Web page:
Dustin Dunaway

“I speak and speak,” Marco Polo says, “but the listener retains only the words he is expecting… It is not the voice that commands the story: it is the ear.”

When I began reading Invisible Cities by Italo Calvino, it felt as though I had known it all my life. At the same time, I felt like I would never really be ready to read it.

Perhaps the best way to approach Invisible Cities is to embrace its subjectivity — the looseness, the elusiveness of it. It slips through grasping fingers and retreats from ostentatious words; one can barely graze at its essence in attempting to capture it.

You can say Invisible Cities is about cities — unfamiliar, faraway, magnificent — yet in a way, it is about everything else. Calvino’s numerous descriptions of cities draw the reader’s thoughts away from the literal significance of words to contemplations of human experience, the course of civilization, living and dreaming and the very nature of storytelling.

At first, reading the novel was an overwhelming sensory experience. Calvino designates the reader as spectator, and we move through fragmented views of the cities he creates and absorb what we can. The crystal theatre. The spiral staircases with spiral seashells. The stables with beautiful women. The fringed cushions by the mullioned windows. A city that contains its past like the lines of a hand.

I felt, almost voyeuristically, as though I was being allowed a glance of something exotic.

Yet almost without realizing it, the tangible, sensory experience gradually translated into a reflection inwards. The cities themselves stopped mattering; their names blended into one another. It was the musings they inspired and memories they brought to light that became the forefront of my reading experience.

Calvino’s cities engage with the liminality of dreams and reality and embrace the intersection between the two. What is familiar and known to us merges with the unfamiliar — something that has until now only been wisps of dreams we never dared to explore — and foreign lands begin to feel like memories. His cities inspire the reader to inhabit a conflation of the two, and we not only see how our own individual dreams shape the common reality we perceive, but also how the spaces we occupy reflect ourselves.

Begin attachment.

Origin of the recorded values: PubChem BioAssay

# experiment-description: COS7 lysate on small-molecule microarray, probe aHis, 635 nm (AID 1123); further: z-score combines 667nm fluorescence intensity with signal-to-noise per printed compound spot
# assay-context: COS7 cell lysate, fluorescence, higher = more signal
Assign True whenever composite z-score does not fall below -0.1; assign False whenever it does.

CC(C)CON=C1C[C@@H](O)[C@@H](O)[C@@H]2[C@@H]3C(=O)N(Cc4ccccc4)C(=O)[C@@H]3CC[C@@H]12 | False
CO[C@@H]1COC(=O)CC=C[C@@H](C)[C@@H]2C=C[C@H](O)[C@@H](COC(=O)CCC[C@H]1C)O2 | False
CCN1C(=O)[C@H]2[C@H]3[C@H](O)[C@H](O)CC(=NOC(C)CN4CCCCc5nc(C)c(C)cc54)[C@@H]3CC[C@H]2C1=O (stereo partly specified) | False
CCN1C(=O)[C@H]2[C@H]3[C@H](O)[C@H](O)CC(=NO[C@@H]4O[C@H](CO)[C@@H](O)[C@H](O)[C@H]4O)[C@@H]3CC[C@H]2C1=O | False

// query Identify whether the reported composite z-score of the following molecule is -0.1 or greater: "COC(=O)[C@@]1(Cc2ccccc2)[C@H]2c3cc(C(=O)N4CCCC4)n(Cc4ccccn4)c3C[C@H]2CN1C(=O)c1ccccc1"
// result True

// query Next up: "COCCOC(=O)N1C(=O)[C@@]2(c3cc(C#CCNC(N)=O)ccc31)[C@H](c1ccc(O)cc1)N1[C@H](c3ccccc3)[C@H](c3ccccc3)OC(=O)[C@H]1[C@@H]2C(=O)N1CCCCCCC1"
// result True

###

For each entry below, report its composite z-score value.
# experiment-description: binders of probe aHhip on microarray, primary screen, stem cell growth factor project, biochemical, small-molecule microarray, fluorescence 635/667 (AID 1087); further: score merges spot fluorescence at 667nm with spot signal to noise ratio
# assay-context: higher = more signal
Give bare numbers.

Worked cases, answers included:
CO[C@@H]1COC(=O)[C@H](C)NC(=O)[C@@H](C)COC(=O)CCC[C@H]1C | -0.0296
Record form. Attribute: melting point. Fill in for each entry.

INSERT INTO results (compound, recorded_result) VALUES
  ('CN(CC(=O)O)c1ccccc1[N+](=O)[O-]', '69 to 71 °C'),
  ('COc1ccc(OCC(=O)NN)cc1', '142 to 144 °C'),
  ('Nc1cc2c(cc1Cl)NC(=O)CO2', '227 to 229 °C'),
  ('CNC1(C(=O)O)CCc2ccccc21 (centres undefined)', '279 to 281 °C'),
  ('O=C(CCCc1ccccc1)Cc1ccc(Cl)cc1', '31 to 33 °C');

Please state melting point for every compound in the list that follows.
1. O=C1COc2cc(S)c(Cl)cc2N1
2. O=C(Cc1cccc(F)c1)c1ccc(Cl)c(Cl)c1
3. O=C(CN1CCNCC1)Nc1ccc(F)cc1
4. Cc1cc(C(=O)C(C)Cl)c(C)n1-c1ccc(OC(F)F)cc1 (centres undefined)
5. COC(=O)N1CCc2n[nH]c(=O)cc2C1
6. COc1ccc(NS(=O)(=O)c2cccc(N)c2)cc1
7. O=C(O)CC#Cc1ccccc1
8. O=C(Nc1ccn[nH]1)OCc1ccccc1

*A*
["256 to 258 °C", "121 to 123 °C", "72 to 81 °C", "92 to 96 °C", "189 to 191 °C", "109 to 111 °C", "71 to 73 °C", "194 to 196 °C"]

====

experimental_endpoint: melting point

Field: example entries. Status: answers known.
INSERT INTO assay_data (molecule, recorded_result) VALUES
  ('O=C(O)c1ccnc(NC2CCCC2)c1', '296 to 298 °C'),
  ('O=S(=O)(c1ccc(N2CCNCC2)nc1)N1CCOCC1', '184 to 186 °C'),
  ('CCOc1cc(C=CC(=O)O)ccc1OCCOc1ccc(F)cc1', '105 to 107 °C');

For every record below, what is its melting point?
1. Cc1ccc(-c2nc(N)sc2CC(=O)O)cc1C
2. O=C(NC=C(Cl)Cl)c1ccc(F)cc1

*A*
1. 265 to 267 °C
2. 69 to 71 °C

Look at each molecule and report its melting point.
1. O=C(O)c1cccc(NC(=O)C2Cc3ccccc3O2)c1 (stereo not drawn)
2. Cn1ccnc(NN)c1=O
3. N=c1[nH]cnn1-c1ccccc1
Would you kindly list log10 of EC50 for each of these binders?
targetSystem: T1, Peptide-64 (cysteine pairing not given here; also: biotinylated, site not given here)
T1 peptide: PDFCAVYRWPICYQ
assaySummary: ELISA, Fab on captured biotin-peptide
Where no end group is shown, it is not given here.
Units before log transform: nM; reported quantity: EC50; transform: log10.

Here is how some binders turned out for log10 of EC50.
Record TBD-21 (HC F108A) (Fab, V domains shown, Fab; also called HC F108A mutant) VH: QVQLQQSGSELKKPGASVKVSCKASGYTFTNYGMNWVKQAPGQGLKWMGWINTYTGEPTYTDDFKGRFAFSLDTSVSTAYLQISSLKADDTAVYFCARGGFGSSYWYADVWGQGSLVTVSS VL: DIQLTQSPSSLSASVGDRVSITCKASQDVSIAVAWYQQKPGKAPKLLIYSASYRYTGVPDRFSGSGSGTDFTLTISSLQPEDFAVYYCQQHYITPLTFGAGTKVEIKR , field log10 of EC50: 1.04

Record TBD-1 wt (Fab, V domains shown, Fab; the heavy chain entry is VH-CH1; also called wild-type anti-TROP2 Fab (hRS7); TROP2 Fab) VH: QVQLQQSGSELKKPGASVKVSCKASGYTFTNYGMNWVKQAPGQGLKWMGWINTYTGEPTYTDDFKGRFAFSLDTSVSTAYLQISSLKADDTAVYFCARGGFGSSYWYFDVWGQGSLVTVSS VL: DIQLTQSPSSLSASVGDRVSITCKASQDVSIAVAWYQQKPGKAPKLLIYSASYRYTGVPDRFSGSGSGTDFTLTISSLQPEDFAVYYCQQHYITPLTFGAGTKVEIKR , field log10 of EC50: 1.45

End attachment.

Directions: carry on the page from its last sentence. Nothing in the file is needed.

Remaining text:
Kublai Khan thinks he will understand the empire better once he understands the cities he hears about. But I think he will only understand himself.

Invisible Cities is primarily a conversation, between the aged emperor Kublai Khan and Venetian explorer Marco Polo. Calvino weaves and intersperses his lyrical, almost surreal prose descriptions of cities with dialogues between the emperor and explorer. The Khan orders Marco to explore his empire, return and narrate his experiences. While Marco’s descriptions do not present any relevant or factual information, regarding incidents like famines, extortions or conspiracies, they convey the vividness, life and vitality of the cities that from Kublai Khan’s empire.

At the cusp of dealing with the emptiness that comes with ruling an ever-expanding empire and the discovery that it is but an “endless, formless ruin,” the Khan welcomes the freshness that Marco Polo and his stories bring.

One evening, the Khan attempts to map the trajectory of his empire on a chessboard. He understands the patterns and arrives at the checkmate, only to realize that the purpose of the game has eluded him. His final result is a “square of planed wood: nothingness.” This is when Marco speaks: “Your chessboard, sire, is inlaid with two woods: ebony and maple. The square on which your enlightened gaze is fixed was cut from the ring of a trunk that grew in a year of drought…”

What, then, are these invisible cities? They may all be figments of Marco Polo’s imagination, or recreations of different aspects of the very same city, Venice. They may be possibilities and forms of what a city could be. They could be ideas, dreams, reverberations of the human psyche. Maybe they are invisible because they are not real, or maybe they are the most real characteristics of an empire that is only an abstraction.

Perhaps the best way to approach Invisible Cities is to give up any attempt to define it at all. Maybe, like Marco Polo, you do not stay. You do not really understand; you only arrive, and leave, with traces, memories, thoughts and dreams.

“You leave Tamara without having discovered it.”

Freya Savla | freya.savlaat@yale.edu .